• Galaxies of the NGC 7771 Group are featured in this intriguing skyscape. Some 200 million light-years distant toward the constellation Pegasus, NGC 7771 is the large, edge-on spiral near center, about 75,000 light-years across, with two smaller galaxies just below it. Large spiral NGC 7769 is seen face-on to the right. Galaxies of the NGC 7771 group are interacting, making
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  • With its suite of science instruments, Juno will investigate the existence of a solid planetary core, map Jupiter’s intense magnetic field, measure the amount of water and ammonia in the deep atmosphere, and observe the planet’s auroras. Juno’s principal goal is to understand the origin and evolution of Jupiter. Underneath its dense cloud cover, Jupiter safeguards secrets to the fundamental
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  • They might look like trees on Mars, but they’re not. Groups of dark brown streaks have been photographed by the Mars Reconnaissance Orbiter on melting pinkish sand dunes covered with light frost. The above image was taken in 2008 April near the North Pole of Mars. At that time, dark sand on the interior of Martian sand dunes became more
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  • What’s happened to the Sun? The Moon moved to partly block the Sun for a few minutes last week as a partial solar eclipse became momentarily visible across part of planet Earth. In the above single exposure image, meticulous planning enabled careful photographers to capture the partially eclipsed Sun well posed just above the ancient ruins of the Temple of
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  • Birds don’t fly this high. Airplanes don’t go this fast. The Statue of Liberty weighs less. No species other than human can even comprehend what is going on, nor could any human just a millennium ago. The launch of a rocket bound for space is an event that inspires awe and challenges description. Pictured above, the Space Shuttle Atlantis lifted
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  • Intense and overwhelming, the direct glare of the Sun is blocked by the smooth occulting disk in this image from the sun-staring SOHO spacecraft. Taken on January 3rd, an extreme ultraviolet image of the Sun to scale, is superimposed at the center of the disk. Beyond the disk’s outer boundary is a sungrazer comet, one of the brightest yet seen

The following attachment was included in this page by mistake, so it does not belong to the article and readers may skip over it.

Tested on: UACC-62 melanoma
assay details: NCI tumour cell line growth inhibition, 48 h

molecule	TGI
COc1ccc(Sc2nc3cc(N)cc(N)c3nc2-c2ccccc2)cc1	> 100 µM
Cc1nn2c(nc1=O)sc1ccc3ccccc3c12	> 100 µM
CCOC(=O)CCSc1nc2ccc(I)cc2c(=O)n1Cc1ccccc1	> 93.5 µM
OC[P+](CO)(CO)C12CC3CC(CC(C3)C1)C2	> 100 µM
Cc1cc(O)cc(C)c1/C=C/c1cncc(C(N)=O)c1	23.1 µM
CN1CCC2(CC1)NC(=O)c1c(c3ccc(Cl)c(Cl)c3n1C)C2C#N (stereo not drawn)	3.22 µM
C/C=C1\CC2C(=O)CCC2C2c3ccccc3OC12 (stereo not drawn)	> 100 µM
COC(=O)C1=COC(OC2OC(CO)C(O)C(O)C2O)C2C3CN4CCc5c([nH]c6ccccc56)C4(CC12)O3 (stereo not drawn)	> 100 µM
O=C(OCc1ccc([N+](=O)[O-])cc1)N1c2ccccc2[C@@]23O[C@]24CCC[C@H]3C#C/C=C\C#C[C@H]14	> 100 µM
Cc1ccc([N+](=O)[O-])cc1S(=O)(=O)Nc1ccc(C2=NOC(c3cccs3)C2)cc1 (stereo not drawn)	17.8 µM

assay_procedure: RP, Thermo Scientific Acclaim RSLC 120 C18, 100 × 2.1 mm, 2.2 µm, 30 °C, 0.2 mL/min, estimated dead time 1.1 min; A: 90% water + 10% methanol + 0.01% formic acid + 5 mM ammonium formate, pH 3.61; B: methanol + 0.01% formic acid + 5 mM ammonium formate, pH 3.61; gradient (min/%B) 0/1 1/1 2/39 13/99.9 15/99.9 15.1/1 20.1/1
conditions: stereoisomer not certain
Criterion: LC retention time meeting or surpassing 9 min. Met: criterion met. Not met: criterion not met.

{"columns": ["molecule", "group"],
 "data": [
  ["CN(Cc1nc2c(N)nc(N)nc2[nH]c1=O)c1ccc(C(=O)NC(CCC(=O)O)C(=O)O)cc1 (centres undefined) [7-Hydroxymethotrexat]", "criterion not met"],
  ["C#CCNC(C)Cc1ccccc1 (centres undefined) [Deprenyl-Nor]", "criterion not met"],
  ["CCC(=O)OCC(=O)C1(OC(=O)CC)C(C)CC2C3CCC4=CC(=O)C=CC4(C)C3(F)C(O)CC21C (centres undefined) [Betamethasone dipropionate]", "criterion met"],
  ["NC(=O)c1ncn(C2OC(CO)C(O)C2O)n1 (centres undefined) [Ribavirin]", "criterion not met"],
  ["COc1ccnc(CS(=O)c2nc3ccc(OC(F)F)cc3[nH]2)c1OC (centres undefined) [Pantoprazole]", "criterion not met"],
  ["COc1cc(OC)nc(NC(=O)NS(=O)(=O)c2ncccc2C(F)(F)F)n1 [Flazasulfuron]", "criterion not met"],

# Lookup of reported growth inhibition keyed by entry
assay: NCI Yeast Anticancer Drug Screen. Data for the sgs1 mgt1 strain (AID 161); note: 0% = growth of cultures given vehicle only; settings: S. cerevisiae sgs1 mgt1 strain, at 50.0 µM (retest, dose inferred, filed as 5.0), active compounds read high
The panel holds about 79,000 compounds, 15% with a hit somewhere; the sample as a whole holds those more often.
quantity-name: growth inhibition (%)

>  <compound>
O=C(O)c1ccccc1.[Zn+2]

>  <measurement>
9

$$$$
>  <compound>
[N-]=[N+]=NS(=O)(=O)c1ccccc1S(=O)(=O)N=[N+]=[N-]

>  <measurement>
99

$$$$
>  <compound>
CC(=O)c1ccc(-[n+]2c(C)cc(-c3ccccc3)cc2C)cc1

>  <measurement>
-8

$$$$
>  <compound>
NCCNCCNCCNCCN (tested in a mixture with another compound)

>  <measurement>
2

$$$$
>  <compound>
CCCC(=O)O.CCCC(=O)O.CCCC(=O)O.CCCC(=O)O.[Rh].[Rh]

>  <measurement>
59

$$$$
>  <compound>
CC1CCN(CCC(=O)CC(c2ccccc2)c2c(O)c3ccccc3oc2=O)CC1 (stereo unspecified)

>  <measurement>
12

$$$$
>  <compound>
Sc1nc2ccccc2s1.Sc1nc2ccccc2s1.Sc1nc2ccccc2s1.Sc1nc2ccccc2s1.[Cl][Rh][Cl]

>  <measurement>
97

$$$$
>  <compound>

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  • The stars of a summer night on the left and the winter night sky on the right are the same stars. In fact, both pictures were taken in late December and have similar fields of view. The left panel shows a scene from a beach on Bruny Island off the coast of Tasmania, Australia, while the right panel features the
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  • Beautiful island universe M94 lies a mere 15 million light-years distant in the northern constellation of the hunting dogs, Canes Venatici. A popular target for astronomers the brighter inner part of the face-on spiral galaxy is about 30,000 light-years across. Traditionally, deep images have been interpreted as showing M94’s inner spiral region surrounded by a faint, broad ring of stars.
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  • Bright clusters and nebulae abound in the ancient northern constellation of Auriga. The region includes the open star cluster M38, emission nebula IC 410 with Tadpoles, Auriga’s own Flaming Star Nebula IC 405, and this interesting pair IC 417 (lower left) and NGC 1931. An imaginative eye toward the expansive IC 417 and diminutive NGC 1931 suggests a cosmic spider
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  • What lights up the Flame Nebula? Fifteen hundred light years away towards the constellation of Orion lies a nebula which, from its glow and dark dust lanes, appears, on the left, like a billowing fire. But fire, the rapid acquisition of oxygen, is not what makes this Flame glow. Rather the bright star Alnitak, the easternmost star in the Belt
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